I originally studied drama at university followed by contemporary dance at a college in London, where I specialised in choreography. Each was a discipline in which I was able to experiment with theatre, movement, theatrics, elements which I continue to draw upon today.
At some point in life, I was diagnosed with Multiple Sclerosis which meant I had to stop and take stock of my life. Some years later I was also diagnosed with Chronic Lymphocytic Leukaemia. I believe the current way of referring to these is “life-limiting”. However they are seen, they certainly don’t define me. I am living with my cancer and I am managing my MS and am using my experience with both as inspiration for my work.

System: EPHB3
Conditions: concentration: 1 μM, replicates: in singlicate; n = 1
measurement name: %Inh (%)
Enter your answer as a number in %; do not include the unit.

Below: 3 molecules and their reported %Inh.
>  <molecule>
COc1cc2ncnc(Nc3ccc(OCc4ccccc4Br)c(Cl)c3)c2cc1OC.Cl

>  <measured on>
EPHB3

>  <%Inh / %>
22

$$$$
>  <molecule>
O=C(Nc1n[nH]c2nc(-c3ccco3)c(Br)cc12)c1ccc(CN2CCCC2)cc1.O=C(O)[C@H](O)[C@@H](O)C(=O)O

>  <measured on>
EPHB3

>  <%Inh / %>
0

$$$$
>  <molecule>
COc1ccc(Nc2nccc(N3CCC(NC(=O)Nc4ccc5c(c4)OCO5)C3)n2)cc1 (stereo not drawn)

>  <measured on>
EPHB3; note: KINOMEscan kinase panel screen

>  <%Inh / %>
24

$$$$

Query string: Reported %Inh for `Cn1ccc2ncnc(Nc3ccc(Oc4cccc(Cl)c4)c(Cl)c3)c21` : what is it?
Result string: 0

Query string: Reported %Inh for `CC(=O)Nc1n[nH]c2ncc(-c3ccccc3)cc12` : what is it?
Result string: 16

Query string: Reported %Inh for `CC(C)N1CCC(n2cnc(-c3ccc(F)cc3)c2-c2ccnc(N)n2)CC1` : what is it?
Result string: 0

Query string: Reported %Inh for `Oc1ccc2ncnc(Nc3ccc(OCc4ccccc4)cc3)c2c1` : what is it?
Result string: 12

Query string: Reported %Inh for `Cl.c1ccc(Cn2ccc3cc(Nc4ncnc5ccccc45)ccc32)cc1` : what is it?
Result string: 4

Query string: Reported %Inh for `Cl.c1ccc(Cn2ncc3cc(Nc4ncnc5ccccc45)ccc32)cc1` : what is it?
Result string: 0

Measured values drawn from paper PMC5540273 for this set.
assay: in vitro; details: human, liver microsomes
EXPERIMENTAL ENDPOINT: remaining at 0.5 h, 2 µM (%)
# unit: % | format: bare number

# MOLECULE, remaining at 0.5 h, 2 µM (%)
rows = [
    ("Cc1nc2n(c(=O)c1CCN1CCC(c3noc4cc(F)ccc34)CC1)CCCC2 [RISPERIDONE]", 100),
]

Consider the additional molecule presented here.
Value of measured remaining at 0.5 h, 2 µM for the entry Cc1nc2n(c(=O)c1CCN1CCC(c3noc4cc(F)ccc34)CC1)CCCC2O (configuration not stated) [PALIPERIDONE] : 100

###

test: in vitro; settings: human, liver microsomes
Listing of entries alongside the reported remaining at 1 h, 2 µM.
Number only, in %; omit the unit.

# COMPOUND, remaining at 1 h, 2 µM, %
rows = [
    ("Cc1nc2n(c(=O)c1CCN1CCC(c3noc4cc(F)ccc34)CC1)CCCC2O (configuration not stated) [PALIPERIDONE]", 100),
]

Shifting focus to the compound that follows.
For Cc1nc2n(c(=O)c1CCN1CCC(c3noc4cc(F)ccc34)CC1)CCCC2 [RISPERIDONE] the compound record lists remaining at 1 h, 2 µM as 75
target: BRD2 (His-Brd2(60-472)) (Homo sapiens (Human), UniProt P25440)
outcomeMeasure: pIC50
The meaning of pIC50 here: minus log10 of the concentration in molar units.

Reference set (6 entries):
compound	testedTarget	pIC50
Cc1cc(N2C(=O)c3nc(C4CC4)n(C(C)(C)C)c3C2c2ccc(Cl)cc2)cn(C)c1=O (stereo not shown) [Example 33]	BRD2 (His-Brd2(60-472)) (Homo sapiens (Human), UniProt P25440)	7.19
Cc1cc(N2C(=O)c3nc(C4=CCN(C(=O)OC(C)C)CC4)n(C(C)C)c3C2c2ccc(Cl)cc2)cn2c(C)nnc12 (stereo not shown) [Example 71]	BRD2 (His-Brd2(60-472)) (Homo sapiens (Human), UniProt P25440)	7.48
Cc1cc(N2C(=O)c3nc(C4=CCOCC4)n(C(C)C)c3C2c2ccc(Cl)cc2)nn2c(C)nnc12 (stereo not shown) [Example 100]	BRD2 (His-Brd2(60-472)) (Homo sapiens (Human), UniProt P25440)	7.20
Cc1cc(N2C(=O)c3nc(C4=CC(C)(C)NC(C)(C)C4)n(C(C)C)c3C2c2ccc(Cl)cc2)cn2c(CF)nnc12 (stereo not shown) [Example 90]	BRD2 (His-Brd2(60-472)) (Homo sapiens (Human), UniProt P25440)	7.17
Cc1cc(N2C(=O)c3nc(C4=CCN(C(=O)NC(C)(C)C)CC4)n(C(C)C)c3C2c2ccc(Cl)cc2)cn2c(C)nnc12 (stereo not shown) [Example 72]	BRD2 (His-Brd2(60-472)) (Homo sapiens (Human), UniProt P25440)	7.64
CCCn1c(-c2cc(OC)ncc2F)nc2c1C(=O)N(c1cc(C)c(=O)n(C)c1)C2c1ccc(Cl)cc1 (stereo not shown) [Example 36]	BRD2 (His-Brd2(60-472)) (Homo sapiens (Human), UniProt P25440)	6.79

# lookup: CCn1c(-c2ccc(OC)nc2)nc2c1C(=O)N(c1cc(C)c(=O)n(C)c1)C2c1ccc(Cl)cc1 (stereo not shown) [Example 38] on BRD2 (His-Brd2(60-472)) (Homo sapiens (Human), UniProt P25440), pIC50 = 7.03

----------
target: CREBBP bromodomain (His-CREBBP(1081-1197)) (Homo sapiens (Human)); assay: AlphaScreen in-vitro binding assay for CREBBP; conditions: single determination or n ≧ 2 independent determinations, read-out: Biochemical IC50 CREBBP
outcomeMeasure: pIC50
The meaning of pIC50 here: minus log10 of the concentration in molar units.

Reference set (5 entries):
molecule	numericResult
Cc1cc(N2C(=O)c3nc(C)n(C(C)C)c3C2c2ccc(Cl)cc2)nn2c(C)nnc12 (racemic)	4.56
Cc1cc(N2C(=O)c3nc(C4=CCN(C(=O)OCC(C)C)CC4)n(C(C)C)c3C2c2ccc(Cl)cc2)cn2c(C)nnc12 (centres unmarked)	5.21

I also take my experiences of domestic violence to show how abuse is not only about me being a victim, it is also about me becoming a survivor. The strength of hope and the need to move forward, both recurring themes within my work.
The abstract medium I use helps me create a visual context to explain my emotional narrative. Operating from a landscape of raw intensity, the vibrancy and expressive quality of my work explores the brutality and beauty of life as well as forgiveness and positivity.
The palette of colours I use, therefore, can be quite visceral in tone. The materials are varied: acrylics, netting, canvas, glitter and scaffolding. I like to construct layers and experiment with textures, using shifts in movement between paints, working with complex narratives as well as celebrating beauty, innocence and the pure emotion that art can bring.